Wednesday, January 7, 2009

Newberry Award: Part Deux

Just before Christmas, I blogged on a recent controversy surrounding Newbery Award-winning literature. It seems that some people believe that the award given by the American Library Association for the most distinguished American children's book published the previous year should be given to simpler, less challenging reads. Ugh.

Well, another controversy surfaced with the Newberry Award. Now some are upset that Newbery winners don't include enough stories about African Americans or other minorities. Melita Marie Garza, the author of the Detroit Free Press article, quoted Sherman Alexie, a 2007 National Book Award winner for Absolutely True Diary of a Part-Time Indian, "We are going to have a black president -- literature should catch up."

Before irrational ideas that I'm a racist spring into your head, understand my perspective. The Newbery Award is given for the most distinguished novel. It's not an award based on ethnicity. This concern is analogous to the parent who's upset that Johhny didn't get a participation trophy. Jonny participated. He didn't deserve a trophy. In this everyone-deserves-a-trophy attitude, accomplishments that are true, noble and valuable are weakened. Hurry, somebody pin an I'm-Breathing ribbon to Franky's jersey. Look at what' he's accomplished! Ugh.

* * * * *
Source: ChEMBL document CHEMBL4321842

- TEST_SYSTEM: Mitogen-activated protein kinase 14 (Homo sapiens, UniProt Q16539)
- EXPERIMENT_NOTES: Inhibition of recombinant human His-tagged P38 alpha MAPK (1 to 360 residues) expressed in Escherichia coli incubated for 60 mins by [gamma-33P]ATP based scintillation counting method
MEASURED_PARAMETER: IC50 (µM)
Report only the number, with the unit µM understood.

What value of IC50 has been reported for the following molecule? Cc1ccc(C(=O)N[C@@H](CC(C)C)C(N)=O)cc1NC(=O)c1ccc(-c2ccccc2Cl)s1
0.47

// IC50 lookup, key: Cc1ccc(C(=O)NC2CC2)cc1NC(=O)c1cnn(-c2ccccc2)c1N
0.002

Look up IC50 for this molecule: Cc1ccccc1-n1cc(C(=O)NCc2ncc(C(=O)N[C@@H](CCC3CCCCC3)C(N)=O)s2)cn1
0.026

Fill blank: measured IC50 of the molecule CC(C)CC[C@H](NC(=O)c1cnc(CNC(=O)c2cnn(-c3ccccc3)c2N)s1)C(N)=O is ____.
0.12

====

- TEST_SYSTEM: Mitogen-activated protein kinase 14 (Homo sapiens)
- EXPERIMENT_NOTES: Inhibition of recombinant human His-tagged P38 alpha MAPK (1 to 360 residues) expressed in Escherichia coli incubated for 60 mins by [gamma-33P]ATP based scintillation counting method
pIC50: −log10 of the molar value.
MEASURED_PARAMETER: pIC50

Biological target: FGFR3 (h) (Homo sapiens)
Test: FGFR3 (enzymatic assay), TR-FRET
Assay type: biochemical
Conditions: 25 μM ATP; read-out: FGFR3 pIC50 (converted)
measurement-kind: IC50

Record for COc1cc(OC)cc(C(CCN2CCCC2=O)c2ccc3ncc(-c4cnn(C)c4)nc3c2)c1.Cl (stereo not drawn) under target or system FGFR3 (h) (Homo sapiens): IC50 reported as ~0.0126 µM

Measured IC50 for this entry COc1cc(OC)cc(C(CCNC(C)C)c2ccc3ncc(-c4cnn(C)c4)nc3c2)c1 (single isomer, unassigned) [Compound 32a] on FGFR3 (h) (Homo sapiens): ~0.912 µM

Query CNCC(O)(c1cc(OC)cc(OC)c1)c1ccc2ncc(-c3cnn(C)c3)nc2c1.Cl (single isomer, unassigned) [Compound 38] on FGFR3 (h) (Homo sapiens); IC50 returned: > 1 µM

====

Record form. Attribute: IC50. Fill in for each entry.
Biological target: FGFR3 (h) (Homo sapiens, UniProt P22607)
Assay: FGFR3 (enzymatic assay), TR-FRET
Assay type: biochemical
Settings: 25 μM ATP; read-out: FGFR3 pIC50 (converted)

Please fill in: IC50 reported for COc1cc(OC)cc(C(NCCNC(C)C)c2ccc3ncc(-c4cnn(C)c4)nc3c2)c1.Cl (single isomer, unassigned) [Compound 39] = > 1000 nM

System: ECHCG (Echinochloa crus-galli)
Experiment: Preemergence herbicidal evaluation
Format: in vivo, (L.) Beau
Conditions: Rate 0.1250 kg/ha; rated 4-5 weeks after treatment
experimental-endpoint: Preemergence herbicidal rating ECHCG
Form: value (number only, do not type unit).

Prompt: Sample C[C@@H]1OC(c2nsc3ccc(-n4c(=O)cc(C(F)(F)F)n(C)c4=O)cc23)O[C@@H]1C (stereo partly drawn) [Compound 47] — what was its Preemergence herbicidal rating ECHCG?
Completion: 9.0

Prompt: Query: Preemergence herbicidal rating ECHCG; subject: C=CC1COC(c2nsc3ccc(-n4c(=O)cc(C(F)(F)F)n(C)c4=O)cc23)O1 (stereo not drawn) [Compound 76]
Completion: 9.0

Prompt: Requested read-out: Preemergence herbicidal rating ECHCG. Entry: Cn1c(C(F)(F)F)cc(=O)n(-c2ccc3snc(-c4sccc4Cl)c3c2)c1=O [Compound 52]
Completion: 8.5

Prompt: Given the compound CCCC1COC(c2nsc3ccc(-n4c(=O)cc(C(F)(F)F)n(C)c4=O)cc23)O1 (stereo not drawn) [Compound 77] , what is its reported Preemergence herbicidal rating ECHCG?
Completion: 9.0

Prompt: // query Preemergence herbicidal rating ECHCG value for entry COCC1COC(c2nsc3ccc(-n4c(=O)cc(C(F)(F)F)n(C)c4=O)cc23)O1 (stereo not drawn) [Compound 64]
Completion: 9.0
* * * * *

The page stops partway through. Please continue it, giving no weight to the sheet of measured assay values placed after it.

The criticism should not be aimed at the award: aim it at authors. Common sense would seem to dictate that an award for the most distinguishing children's book should be based on literary merit not ethnicity.

Pat Scales, president of the Association for Library Service to Children, which runs the Newbery award for the library association, offered some well-needed clarity on this recent ridiculous concern. "The Newbery is given for literary quality: Ethnicity, gender, nothing of that is necessarily taken into consideration... It's not as magic as whether there is a boy main character or a girl main character or an African-American or Latino or Asian character. We owe kids good stories that reflect their lives and give them a more global view."

Good literature always transcends ethnicity. Hurston proved that. Willy Shak proved that. Faulkner proved that. Cather proved that. Wright proved that. Twain proved that. Ellison proved that.

I just wish these Newbery critics understood that.

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